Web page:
Steel joists are used in many architectural and structural engineering applications. They are commonly used for supporting floors and ceilings in large structures, such as commercial buildings and bridges. A steel joist must be designed to withstand forces and stress while minimizing weight, space requirements, and material costs. Incorrectly designed joists can prematurely fail and have catastrophic effects.
Designing a steel joist requires an understanding of the forces that will be applied, span length between supports, spacing between joists, joist material, and how the joist is connected to other structural members. Steel joists are designed to withstand different types of loads and forces, depending on the application. A few examples of the types of forces a steel joist may be exposed to include weight load, wind uplift, and vibration.
Different types of steel joist designs are available based on loading and mounting configurations. The most commonly used type is the standard, open-web steel joist (OWSJ). This design consists of two parallel members, known as chords, with a repeating, triangular web structure located between the chords. There are several other steel joist designs, such as pitched top chord, curved or barrel, gable, and scissor. More complex joist designs are used for special applications, and are more expensive than a standard open-web joist.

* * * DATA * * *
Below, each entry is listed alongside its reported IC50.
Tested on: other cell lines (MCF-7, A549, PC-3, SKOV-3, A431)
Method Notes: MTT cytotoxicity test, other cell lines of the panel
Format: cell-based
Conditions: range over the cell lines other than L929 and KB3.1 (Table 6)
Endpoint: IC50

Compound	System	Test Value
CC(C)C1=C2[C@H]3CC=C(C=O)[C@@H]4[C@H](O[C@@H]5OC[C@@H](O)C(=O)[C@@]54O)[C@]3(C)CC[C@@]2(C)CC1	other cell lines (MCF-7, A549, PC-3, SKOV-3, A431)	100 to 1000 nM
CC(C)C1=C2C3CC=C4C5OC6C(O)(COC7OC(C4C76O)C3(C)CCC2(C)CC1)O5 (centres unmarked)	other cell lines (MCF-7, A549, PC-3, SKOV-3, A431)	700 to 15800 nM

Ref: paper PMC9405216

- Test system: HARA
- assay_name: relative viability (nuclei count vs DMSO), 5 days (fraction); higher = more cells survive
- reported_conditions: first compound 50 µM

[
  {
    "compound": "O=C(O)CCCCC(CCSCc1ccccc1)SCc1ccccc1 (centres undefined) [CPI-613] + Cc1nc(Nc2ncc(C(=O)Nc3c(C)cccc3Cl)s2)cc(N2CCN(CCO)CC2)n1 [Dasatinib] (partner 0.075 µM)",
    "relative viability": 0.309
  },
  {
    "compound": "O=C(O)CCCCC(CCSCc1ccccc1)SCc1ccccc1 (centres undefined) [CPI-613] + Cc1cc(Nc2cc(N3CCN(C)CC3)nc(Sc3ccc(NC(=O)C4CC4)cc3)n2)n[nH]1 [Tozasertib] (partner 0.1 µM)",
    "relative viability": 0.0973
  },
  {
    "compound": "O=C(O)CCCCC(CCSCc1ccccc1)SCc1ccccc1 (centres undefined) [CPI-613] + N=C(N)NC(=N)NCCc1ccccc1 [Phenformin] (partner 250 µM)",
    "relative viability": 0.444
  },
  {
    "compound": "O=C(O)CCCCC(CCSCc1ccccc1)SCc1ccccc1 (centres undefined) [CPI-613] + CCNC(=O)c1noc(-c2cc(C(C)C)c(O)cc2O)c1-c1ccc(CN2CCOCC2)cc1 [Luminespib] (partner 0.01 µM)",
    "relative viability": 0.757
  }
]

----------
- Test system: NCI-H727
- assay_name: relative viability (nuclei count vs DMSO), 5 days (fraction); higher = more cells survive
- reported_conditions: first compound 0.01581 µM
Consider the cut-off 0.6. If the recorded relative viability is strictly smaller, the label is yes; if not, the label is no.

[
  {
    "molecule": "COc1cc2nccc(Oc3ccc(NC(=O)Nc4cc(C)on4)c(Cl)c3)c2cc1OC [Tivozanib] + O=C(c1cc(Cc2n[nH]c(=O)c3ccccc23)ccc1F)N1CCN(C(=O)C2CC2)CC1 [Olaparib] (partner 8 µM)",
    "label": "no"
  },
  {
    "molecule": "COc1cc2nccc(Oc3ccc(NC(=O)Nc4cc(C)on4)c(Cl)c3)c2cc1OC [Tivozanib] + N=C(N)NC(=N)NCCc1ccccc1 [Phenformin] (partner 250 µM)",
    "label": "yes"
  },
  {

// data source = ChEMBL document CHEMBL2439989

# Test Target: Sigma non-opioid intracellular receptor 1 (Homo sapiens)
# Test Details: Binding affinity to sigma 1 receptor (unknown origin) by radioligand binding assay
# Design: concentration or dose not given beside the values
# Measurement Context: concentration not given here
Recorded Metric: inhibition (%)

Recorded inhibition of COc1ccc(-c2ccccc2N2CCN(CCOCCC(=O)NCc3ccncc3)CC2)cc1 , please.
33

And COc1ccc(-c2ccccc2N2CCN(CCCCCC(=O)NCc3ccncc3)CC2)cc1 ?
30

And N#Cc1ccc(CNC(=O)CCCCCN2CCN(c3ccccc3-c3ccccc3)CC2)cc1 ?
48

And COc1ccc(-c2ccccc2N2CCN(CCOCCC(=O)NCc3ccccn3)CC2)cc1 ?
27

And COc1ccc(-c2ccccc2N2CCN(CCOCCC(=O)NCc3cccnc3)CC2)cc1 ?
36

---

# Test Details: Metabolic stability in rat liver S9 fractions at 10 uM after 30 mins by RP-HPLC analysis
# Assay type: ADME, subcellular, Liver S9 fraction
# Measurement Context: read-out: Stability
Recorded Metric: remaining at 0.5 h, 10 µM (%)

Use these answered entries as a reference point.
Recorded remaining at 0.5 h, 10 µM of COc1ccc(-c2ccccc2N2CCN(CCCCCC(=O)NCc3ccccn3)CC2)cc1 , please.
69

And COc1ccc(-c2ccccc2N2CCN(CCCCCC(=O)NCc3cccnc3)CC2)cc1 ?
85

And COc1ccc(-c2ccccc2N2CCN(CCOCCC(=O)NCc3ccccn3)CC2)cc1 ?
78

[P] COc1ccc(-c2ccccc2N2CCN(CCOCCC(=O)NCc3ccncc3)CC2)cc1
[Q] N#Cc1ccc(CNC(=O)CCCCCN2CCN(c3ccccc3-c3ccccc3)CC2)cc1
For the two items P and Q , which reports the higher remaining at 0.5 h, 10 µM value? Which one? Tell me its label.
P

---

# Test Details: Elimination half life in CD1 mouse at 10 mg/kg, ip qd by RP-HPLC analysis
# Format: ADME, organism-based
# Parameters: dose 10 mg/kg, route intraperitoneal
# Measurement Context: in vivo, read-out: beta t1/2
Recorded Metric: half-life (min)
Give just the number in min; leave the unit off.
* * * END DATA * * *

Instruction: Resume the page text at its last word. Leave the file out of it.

The construction of a joist will influence how much force it can withstand and how it will bend, or deflect, while under load. The deflection of a steel joist depends upon its dimensions, how it is supported, the material, and where the forces are applied. The depth of a joist, which is dictated by the spacing between the parallel chords, is a primary factor in how much it will deflect under load. Steel is most commonly used for joists that are used in structural and architectural applications, but joists can also be manufactured using other materials, such as aluminum.
Steel joists are typically designed with a safety factor. This can make for oversized joists created to support the predicted load, or to address other factors that cannot be anticipated during the design of the beam. A factor of safety that is too large will drive a joist design that is larger than necessary, requiring more space to install, causing possible weight problems, and resulting in higher manufacturing costs. Until recently, steel joists were designed using force diagrams and a series of complex mathematical equations. Today, engineering software is usually used to analyze and design steel joists to meet the performance criteria.